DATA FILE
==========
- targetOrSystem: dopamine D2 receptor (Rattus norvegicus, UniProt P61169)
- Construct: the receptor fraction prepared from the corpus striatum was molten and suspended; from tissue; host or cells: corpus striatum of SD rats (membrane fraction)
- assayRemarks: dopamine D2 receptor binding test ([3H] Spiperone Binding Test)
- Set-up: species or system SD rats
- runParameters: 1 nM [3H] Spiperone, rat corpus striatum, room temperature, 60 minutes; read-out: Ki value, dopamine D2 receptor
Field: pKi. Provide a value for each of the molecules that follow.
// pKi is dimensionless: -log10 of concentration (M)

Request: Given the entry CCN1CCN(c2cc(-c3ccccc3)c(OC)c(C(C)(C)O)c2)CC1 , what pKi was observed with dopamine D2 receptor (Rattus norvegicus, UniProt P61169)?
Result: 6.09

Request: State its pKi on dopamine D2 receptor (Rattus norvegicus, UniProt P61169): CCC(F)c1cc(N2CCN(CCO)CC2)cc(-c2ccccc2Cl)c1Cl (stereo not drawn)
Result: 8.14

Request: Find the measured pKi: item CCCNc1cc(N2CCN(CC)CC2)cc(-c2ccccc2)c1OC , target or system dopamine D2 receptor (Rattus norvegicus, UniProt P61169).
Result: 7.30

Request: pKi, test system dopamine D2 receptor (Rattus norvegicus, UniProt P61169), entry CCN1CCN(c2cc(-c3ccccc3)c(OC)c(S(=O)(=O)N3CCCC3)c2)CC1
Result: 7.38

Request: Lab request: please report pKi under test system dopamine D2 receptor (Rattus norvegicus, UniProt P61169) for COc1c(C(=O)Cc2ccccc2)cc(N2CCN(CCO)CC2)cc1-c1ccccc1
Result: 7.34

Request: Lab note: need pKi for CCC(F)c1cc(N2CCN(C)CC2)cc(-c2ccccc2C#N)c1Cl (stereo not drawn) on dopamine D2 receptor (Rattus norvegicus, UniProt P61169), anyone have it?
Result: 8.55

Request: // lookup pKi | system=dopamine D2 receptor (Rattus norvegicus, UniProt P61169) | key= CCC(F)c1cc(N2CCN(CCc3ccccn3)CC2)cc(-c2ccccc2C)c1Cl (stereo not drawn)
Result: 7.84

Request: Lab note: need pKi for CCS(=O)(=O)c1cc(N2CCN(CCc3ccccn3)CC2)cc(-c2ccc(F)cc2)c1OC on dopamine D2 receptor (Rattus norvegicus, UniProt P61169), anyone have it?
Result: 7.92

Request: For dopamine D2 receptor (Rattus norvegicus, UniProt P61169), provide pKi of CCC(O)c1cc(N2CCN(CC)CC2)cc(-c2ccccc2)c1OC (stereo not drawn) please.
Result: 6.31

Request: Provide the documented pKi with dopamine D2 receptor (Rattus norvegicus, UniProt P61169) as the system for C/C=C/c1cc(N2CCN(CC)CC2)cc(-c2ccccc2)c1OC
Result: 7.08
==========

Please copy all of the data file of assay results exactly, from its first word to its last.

- targetOrSystem: dopamine D2 receptor (Rattus norvegicus, UniProt P61169)
- Construct: the receptor fraction prepared from the corpus striatum was molten and suspended; from tissue; host or cells: corpus striatum of SD rats (membrane fraction)
- assayRemarks: dopamine D2 receptor binding test ([3H] Spiperone Binding Test)
- Set-up: species or system SD rats
- runParameters: 1 nM [3H] Spiperone, rat corpus striatum, room temperature, 60 minutes; read-out: Ki value, dopamine D2 receptor
Field: pKi. Provide a value for each of the molecules that follow.
// pKi is dimensionless: -log10 of concentration (M)

Request: Given the entry CCN1CCN(c2cc(-c3ccccc3)c(OC)c(C(C)(C)O)c2)CC1 , what pKi was observed with dopamine D2 receptor (Rattus norvegicus, UniProt P61169)?
Result: 6.09

Request: State its pKi on dopamine D2 receptor (Rattus norvegicus, UniProt P61169): CCC(F)c1cc(N2CCN(CCO)CC2)cc(-c2ccccc2Cl)c1Cl (stereo not drawn)
Result: 8.14

Request: Find the measured pKi: item CCCNc1cc(N2CCN(CC)CC2)cc(-c2ccccc2)c1OC , target or system dopamine D2 receptor (Rattus norvegicus, UniProt P61169).
Result: 7.30

Request: pKi, test system dopamine D2 receptor (Rattus norvegicus, UniProt P61169), entry CCN1CCN(c2cc(-c3ccccc3)c(OC)c(S(=O)(=O)N3CCCC3)c2)CC1
Result: 7.38

Request: Lab request: please report pKi under test system dopamine D2 receptor (Rattus norvegicus, UniProt P61169) for COc1c(C(=O)Cc2ccccc2)cc(N2CCN(CCO)CC2)cc1-c1ccccc1
Result: 7.34

Request: Lab note: need pKi for CCC(F)c1cc(N2CCN(C)CC2)cc(-c2ccccc2C#N)c1Cl (stereo not drawn) on dopamine D2 receptor (Rattus norvegicus, UniProt P61169), anyone have it?
Result: 8.55

Request: // lookup pKi | system=dopamine D2 receptor (Rattus norvegicus, UniProt P61169) | key= CCC(F)c1cc(N2CCN(CCc3ccccn3)CC2)cc(-c2ccccc2C)c1Cl (stereo not drawn)
Result: 7.84

Request: Lab note: need pKi for CCS(=O)(=O)c1cc(N2CCN(CCc3ccccn3)CC2)cc(-c2ccc(F)cc2)c1OC on dopamine D2 receptor (Rattus norvegicus, UniProt P61169), anyone have it?
Result: 7.92

Request: For dopamine D2 receptor (Rattus norvegicus, UniProt P61169), provide pKi of CCC(O)c1cc(N2CCN(CC)CC2)cc(-c2ccccc2)c1OC (stereo not drawn) please.
Result: 6.31

Request: Provide the documented pKi with dopamine D2 receptor (Rattus norvegicus, UniProt P61169) as the system for C/C=C/c1cc(N2CCN(CC)CC2)cc(-c2ccccc2)c1OC
Result: 7.08